My Turn

The Swiss Army Knife of Notebook Macs

- 2007.12.06

My Turn is Low End Mac's column for reader-submitted articles. It's your turn to share your thoughts on all things Mac (or iPhone, iPod, etc.) and write for the Mac web. Email your submission to Dan Knight .

What is it about the latest and greatest computers that so mesmerizes us?

The sudden proliferation of computer equipment, home theater components, and cell phones has turned us into a culture of modern magpies, constantly questing after the next bright and shiny object - a relentless drive for improvement that leads to MacBooks being improved in the matter of months and the recent revelation that Leopard "requires" an 867 MHz G4 processor to operate. Not to mention the iPhone's $200 price rollback.

The computer industry is not the only enterprise to utilize the "planned obsolescence" business model, but sometimes it's necessary for a self-selected curmudgeon to remind us that the technologies of the past are still valid today.


The Apple PowerBook G3 2000 (FireWire) was the culmination of Apple's PowerBook models. The WallStreet, Lombard, and Pismo ended Apple's use of the curve and the color black in it's design of notebook computers. Ever since the Pismo, the chiclet white or brushed silver (titanium or aluminum) rectangle rules the design department in Cupertino.

The Pismo has a feminine quality that is missing from my wife's new MacBook. It seems to flow beneath your hands. As for the keyboard, the touch and feel of the Pismo's keys is extraordinary. It has the best feel of any keyboard I have ever used in my 20 years of using computers. Typing is effortless.

PismoIt is also the last Apple laptop to feature expansion bays and interchangeable modules. You can configure the Pismo in a number of different ways. If you're not going to be near an AC outlet for most of the day, load the Pismo up with two batteries and cruise without a cord. Need a DVD burner? Not only are they available, but you can actually buy a Blu-ray drive for it. (Since the Blu-ray drive lists close to one large [$1,000], you have to be little committed or committable to put one in a seven-year-old Apple).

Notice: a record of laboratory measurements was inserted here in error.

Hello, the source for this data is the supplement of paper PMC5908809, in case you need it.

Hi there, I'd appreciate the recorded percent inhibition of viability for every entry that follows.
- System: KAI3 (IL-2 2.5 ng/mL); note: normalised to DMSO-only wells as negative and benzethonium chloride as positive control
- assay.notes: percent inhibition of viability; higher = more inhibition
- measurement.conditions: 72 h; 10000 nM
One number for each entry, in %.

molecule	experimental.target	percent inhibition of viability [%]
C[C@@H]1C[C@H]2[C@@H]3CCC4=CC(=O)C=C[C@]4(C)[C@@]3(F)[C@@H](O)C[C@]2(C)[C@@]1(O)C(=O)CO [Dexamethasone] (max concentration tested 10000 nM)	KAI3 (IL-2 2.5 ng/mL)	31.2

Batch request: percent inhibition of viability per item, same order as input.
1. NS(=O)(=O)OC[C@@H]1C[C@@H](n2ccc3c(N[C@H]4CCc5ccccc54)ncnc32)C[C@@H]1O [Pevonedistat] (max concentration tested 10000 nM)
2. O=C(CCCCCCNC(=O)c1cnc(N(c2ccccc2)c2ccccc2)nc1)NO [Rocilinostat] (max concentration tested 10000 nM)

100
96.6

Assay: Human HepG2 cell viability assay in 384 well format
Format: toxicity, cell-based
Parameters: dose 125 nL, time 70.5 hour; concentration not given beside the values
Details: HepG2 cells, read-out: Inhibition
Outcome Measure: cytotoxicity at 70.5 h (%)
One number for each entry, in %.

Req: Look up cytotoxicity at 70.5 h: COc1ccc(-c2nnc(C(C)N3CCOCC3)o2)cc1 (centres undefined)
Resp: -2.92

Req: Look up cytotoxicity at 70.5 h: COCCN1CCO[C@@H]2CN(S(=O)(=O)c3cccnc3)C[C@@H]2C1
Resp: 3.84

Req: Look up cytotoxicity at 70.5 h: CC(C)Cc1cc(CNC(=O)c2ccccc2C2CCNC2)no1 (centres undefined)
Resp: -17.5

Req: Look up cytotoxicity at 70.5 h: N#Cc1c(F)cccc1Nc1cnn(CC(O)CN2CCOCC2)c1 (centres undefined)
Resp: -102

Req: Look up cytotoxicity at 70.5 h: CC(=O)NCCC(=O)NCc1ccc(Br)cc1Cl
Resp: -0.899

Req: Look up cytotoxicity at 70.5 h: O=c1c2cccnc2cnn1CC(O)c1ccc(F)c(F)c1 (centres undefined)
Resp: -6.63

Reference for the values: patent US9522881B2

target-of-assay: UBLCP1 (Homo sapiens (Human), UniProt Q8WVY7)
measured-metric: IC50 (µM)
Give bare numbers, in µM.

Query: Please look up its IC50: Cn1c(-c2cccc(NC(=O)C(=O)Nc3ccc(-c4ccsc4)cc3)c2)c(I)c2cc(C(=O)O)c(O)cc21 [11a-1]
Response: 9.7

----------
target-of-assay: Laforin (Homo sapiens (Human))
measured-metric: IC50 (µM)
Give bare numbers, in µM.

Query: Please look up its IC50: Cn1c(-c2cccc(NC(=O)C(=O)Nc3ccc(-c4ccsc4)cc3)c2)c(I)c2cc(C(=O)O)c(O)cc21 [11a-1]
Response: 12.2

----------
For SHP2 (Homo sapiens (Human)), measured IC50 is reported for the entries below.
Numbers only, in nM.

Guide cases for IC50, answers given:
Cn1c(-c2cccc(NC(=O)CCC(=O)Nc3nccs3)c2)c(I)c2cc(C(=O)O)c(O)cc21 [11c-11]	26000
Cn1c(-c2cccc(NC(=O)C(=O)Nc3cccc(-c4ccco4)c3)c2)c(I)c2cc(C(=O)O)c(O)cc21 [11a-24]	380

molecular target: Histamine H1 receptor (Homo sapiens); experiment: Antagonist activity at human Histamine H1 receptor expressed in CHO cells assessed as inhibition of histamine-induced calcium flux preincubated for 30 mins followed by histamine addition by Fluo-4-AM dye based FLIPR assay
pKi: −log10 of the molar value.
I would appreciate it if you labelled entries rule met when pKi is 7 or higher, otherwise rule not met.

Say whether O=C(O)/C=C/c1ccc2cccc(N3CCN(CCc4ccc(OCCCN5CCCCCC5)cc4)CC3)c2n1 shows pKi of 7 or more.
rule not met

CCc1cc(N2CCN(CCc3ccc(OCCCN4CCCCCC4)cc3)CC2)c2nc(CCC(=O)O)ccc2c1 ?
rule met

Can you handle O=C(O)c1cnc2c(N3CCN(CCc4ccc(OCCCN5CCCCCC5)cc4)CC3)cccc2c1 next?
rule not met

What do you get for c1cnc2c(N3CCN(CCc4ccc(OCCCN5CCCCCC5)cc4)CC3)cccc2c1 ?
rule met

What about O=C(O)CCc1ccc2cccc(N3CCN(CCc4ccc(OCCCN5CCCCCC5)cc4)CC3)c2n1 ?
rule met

Need two hard drives? If you have a spare 2.5" inch hard drive, a kit is available, and you have a spare drive to that fits the right expansion bay. A 3.5" inch floppy drive and a Zip drive are also available. It has got to be the Swiss Army knife of Apple notebooks.

This PowerBook G3 has an external monitor connection as well as S-video output on the back. It can be used to play DVDs on a television or monitor and also has a built-in jack for headphones, along with a microphone input. It has two USB 1.1 jacks and two FireWire 400 ports. FireWire means that it can support Mac OS X 10.4 "Tiger" (how many seven-year-old PC laptops can run Vista?). FireWire also means it can be used in Target Disk Mode as well as utilize Tiger's Migration Assistant. I luuuve FireWire.

Wireless? The Pismo carries an AirPort Card.

Worried that new standards will leave the Pismo technically delayed? The Pismo has a PCMCIA card slot. Let me repeat that: The Pismo has a PCMCIA card slot. Big deal you say? Any technology on a PCMCIA card now or in the future will be available to the Pismo user. Need more USB or FireWire ports? You got 'em through the PCMCIA slot. An adapter will allow you to take your camera's media cards and download your images to iPhoto. The adapter will also let you use the new multi-gigabyte Compact Flash cards for extra memory.

But wait, you say. That G3 processor won't cut it. Mac OS X 10.5 "Leopard" - it won't run the next upgrade to OS X! You will be left behind when the Steve Jobs-driven Apple express pushes on into the future. You have maxed out that antique Pismo, and you will soon start to see the spinning beach ball of death any time you have to run anything remotely complex. You will have to use "Force Quit"! A lot!

I only have 384 MB of RAM. I can (and probably will) load it up with the full gigabyte that is possible on the Pismo. There is also a G4 processor upgrade available. As far as the cost of taking apart the old girl, this has got to be one of the easiest laptops to work on. Take it from a man who has removed a hard drive from a iBook G3 Clamshell. Once you pop off the keyboard, everything is right there for you to work on. Being "stuck" with Tiger as my operating system is not a death knell. Tiger is easy to network, very stable and robust. So don't cry for me, Cupertino.

The real reason that I plan to use the Pismo? It's way cheap, it's easy to work on, and it's way cool. Besides, not very many people have one. It's just like driving a classic car. (Did I mention that I don't have to use Classic in OS X?)

I partitioned the hard drive, and the Pismo boots up in OS 9. Try that with your MacBook.

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